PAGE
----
Quinoa. It's a South American grain-like crop that has come to be recognized as a nutrient-dense superfood, and it's all the rage right now. The seeds, or "grains" (quinoa is not a true cereal, though its seeds resemble and are similarly used like grains), of the plant can be found at most supermarkets, and it can be cooked like rice, added to soups and stews, and even popped.
If you've never cooked with it before, here are a couple tips: Rinse the grains under running water; they are coated with saponins (defensive compounds) that can give a finished dish a bitter taste if the seeds aren't rinsed before using. For extra depth of flavor, try toasting the quinoa before cooking it. After rinsing the grains, dry them in a towel, then toast them briefly in a dry skillet until they color slightly and have a nutty aroma.
To cook, place the rinsed grains in boiling water (1 part seeds to 2 parts water) and cook until the quinoa is translucent and tender and the germ has spiraled out from the grain, 12 to 15 minutes (be careful not to overcook). Add the drained quinoa to salads, or flavor and serve as a side dish. Check out some of our recipe suggestions below.
Try quinoa in a salad: Dark green julienned strips of kale are tossed with nutty quinoa and sunflower seeds, colorful bell pepper and red grapes, then dressed with a bright champagne vinaigrette. Parmigiano and manchego cheese lend a subtle richness; the preserved lemon strips add a nice salty tang. The salad comes together in under an hour.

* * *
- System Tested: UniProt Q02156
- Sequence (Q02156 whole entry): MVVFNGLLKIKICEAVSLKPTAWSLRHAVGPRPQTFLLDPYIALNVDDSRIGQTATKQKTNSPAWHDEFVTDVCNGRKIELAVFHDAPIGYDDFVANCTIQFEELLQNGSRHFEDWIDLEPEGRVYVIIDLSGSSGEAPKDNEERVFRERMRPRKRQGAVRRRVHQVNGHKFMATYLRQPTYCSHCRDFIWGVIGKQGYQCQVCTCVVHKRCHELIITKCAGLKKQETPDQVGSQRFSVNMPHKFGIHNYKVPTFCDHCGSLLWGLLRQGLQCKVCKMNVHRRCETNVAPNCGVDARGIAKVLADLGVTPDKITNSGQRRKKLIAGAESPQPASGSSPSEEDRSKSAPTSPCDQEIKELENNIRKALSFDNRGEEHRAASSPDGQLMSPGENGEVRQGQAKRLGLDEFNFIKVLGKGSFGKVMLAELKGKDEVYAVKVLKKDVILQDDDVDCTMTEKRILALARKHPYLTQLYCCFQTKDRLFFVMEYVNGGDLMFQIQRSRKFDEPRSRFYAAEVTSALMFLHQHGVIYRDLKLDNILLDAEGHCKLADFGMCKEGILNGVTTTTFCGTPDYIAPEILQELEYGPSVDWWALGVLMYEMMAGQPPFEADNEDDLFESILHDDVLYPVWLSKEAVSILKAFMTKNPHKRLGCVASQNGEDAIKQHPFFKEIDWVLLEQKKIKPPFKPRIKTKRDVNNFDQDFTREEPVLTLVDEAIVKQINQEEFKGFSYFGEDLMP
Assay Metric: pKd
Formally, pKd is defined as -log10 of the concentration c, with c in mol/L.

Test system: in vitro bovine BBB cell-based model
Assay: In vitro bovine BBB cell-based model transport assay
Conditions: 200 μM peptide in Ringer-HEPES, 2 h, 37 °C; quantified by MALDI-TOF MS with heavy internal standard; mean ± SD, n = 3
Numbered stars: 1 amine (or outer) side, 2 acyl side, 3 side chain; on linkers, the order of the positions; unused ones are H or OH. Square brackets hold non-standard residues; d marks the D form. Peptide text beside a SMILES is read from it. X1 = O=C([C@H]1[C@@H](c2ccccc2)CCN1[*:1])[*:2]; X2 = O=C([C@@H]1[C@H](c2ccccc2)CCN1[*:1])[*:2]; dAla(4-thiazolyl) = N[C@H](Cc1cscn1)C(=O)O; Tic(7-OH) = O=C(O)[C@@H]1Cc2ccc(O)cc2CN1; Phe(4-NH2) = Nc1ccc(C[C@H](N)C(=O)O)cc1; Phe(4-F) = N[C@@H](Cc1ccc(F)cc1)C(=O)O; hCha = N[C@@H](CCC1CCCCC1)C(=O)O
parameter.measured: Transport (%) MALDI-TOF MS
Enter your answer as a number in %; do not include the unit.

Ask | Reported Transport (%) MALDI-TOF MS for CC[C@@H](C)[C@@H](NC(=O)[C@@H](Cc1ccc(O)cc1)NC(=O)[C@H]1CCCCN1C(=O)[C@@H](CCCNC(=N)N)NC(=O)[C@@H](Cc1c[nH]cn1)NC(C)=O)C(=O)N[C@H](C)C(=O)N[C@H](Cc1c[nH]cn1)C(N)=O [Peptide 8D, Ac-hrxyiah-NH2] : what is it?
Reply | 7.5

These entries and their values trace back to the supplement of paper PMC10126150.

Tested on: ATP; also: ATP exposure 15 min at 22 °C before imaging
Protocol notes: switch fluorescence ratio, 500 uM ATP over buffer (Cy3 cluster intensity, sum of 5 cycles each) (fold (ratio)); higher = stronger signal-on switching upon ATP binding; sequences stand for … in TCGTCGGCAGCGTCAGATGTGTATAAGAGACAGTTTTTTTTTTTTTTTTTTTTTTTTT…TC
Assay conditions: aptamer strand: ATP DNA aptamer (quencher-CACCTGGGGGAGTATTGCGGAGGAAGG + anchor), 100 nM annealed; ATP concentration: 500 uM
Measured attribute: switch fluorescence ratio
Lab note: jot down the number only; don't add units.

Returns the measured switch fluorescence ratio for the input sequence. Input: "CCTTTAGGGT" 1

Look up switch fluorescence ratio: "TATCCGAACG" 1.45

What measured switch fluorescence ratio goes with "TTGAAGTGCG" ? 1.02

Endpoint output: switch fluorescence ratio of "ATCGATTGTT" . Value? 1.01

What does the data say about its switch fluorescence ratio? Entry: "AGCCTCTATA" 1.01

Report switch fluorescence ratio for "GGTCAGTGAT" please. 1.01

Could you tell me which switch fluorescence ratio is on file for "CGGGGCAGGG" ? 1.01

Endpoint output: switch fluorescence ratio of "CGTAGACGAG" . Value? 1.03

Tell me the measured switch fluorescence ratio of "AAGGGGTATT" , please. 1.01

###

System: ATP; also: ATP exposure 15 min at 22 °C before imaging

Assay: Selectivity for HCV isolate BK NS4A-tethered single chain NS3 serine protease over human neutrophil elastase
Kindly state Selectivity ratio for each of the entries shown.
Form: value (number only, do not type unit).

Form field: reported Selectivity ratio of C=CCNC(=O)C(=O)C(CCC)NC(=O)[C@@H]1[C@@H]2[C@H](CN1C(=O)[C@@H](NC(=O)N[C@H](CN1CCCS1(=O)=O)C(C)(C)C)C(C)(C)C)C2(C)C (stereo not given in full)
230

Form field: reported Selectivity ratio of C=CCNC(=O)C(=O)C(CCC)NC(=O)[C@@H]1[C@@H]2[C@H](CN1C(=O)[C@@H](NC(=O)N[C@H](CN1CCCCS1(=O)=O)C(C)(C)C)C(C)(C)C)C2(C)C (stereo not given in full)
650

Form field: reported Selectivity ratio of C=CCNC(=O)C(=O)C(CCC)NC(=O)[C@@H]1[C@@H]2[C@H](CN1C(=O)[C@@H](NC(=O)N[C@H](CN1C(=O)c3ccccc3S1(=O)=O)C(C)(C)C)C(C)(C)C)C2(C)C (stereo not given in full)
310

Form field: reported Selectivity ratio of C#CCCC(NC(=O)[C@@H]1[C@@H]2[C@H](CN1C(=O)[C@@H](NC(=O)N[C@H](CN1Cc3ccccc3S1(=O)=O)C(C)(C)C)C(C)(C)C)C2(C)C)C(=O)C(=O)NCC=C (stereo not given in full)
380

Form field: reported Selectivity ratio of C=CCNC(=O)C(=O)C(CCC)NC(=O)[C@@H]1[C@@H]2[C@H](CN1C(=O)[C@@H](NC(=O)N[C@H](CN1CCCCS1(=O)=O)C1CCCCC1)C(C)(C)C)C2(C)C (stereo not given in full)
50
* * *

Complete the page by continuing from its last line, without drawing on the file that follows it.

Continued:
Looking for a more robust dish that is still vegetarian? Try this combination of quinoa, meaty shiitake mushrooms, caramelized fennel and crunchy toasted cashews. Sound good? These flavors come together in perfect harmony in this salad, which can be dinner tonight in less than an hour.
For something a little different, try this vibrant red salad from M Cafe. It's bright, refreshing and filling if you're looking for something on the lighter side. Oh, and it's vegan. Quinoa is cooked with finely diced beets, which tint the grain a vibrant shade of red. Cool the quinoa, then add cucumber, lemon zest and herbs and toss the salad with a tangy fresh vinaigrette. The recipe does require a little forethought when it comes to ingredients and a shopping list (you'll need to buy umeboshi vinegar -- available at select gourmet and Asian markets). And you might as well shop for extra of everything -- yeah, this salad is good enough you'll probably want a double batch.
For more easy dinner recipes, click through our photo gallery and check out our Dinner Tonight page, devoted to recipes that can be made in an hour or less. Looking for a particular type of recipe? Comment below, or email me at firstname.lastname@example.org.
LA GRANDE ORANGE CAFE'S KALE AND QUINOA SALAD
Total time: 50 minutes
Servings: 2 to 4
Note: Adapted from La Grande Orange Cafe in Pasadena. Preserved lemons can be found at select well-stocked grocery stores as well as at cooking and gourmet markets.
1 tablespoon champagne vinegar
1 1/2 teaspoons minced shallots
Pinch kosher salt
1/4 cup canola oil
1 tablespoon extra virgin olive oil
3/4 teaspoon chopped chervil
Ground black pepper, to taste